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Contrary to what is stated in much of the literature which is based in large part on Parisian French, many dialects of French still have long and short vowels (e.g. in Switzerland and Belgium). This study had two aims. The first was to show that Swiss French speakers, as opposed to Parisian French speakers, produce long vowels with durations that are markedly different from those of short vowels. The second aim was to show that, for these two groups, vowel duration has a different impact on word recognition. A production study showed that Swiss French speakers make a clear duration difference between short and long vowels (the latter are more than twice the length of the former on average) whereas the Parisian French do not. In an identification study which used stimuli pronounced in Swiss French, it was shown that words articulated with long vowels created no recognition problem for Swiss French listeners whereas they did so for Parisian French listeners. These results are discussed in terms of models of speech perception and word recognition.
Nous proposons un nouveau modèle psycholinguistique informatique du français. Le modèle, intitulé FN5, porte sur la reconnaissance de mots parlés, présentés en isolé (déterminant, adjectif antéposé, substantif) ou en suites de deux mots (déterminant et substantif, adjectif antéposé et substantif). Grâce à un lexique de plus de 17 000 mots, à une architecture connexionniste localiste, et à des mécanismes développés spécifiquement (processeur de position, groupements de connexions, et point d'isolation), le modèle peut simuler, de manière séquentielle ou simultanée, certains effets propres au mot isolé (fréquence, longueur, homophonie) ou à une suite de mots (coupure lexicale, enchaînement, liaison, effacement du schwa). De plus, le modèle tient compte de certaines différences qui existent entre le français standard et le français de Suisse romande (nombre de voyelles, durée vocalique en fin de mot, et statut du schwa). Nous décrivons ce modèle, présentons son interface graphique, et l'illustrons avec des exemples de simulation.
Language tools that help people with their writing are now usually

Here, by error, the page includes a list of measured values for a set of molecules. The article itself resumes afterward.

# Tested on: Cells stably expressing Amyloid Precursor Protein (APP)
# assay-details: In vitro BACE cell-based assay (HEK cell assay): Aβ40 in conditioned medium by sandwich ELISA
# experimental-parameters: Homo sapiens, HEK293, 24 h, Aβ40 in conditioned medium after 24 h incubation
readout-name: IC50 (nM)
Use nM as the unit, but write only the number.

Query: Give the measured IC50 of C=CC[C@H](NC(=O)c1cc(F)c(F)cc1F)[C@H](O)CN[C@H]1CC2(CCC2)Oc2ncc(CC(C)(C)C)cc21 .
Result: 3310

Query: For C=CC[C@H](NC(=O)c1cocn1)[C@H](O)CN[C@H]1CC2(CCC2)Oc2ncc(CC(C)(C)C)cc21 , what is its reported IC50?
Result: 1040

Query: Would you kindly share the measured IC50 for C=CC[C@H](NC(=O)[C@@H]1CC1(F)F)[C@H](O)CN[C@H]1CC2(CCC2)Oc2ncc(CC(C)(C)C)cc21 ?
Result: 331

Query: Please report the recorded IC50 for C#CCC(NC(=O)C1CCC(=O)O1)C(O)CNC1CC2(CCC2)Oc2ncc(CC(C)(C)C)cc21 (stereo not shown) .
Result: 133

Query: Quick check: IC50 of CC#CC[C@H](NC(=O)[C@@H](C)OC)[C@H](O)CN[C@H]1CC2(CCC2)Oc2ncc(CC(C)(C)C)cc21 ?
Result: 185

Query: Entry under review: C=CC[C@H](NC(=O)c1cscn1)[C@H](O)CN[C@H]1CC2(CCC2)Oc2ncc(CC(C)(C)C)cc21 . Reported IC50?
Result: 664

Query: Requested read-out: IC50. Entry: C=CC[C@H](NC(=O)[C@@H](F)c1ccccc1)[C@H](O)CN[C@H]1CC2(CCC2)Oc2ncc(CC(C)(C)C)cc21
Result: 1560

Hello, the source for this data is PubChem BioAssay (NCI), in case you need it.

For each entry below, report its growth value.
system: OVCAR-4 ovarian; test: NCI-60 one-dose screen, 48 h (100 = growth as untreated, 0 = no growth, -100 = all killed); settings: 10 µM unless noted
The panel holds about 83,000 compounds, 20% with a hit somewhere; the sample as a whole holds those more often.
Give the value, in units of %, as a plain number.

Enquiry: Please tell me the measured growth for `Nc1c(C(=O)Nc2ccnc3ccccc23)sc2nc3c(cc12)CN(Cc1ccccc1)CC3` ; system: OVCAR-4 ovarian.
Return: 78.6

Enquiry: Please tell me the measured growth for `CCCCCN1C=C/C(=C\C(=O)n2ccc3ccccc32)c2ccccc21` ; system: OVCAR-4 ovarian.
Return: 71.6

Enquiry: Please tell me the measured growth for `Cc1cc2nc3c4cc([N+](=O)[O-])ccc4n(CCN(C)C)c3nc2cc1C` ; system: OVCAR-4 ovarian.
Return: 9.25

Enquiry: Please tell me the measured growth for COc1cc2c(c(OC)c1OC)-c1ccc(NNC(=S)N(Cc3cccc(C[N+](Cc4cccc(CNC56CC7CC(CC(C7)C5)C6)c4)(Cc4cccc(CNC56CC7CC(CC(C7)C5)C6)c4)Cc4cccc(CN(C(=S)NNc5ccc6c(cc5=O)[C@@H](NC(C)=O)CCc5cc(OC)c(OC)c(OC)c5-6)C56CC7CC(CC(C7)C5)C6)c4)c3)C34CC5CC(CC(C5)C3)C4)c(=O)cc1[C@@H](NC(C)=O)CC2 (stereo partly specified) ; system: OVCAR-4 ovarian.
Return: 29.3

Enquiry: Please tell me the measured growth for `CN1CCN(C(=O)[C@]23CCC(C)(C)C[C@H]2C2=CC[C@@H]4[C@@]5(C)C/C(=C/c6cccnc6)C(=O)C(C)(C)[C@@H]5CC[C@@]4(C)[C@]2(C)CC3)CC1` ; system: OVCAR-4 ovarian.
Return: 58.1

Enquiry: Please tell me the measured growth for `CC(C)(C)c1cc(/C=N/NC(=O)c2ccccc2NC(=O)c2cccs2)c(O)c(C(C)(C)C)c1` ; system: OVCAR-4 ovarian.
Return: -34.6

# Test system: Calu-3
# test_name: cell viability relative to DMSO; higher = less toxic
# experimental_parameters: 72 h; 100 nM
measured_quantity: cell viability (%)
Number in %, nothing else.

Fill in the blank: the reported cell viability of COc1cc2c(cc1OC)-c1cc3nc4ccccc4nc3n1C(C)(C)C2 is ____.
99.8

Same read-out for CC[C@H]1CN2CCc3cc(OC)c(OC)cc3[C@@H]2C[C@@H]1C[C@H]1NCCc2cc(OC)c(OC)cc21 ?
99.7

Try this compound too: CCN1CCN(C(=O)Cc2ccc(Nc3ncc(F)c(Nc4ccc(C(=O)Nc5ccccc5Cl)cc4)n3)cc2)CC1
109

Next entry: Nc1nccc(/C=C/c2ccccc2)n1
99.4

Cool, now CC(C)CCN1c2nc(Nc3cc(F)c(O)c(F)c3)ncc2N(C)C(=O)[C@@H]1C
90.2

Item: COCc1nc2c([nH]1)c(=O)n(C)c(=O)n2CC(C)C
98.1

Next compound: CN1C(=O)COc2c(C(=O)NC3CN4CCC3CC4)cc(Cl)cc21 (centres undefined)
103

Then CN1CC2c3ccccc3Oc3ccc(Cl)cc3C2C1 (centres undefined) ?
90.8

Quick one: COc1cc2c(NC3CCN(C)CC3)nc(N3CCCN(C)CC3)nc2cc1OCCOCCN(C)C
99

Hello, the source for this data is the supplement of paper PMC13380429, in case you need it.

included in today's word
processors. Although these various tools provide increasing support to
native speakers of a
language, they are much less useful to non-native speakers who are
writing in their second
language (e.g. French speakers writing in English). Real errors may
go undetected and
potential errors or non-errors that are flagged by the system may
be taken to be genuine errors
by the non-native speaker. In this paper, we present the prototype of
an English writing tool
which is aimed at helping speakers of French write in English. We first
discuss the kind of
problems non-native speakers have when writing in a second language. We
then explain how
we collected a corpus of errors which we used to build a typology of
errors needed in the
various stages of the project. This is followed by an overview of the
prototype which contains
a number of writing aids (dictionaries, on-line grammar helps, verb
conjugator, etc.) and two
checking tools: a problem word highlighter which lists all the
potentially difficult words that
cannot be dealt with correctly by the system (false friends, confusions,
and a grammar
checker which detects and corrects morphological and syntactic errors.
describe in detail
the automata formalism we use to extract linguistic information, test
and detect and correct errors. Finally, we present a first evaluation of
the correction capacity
of our grammar checker as compared to that of commercially available systems.
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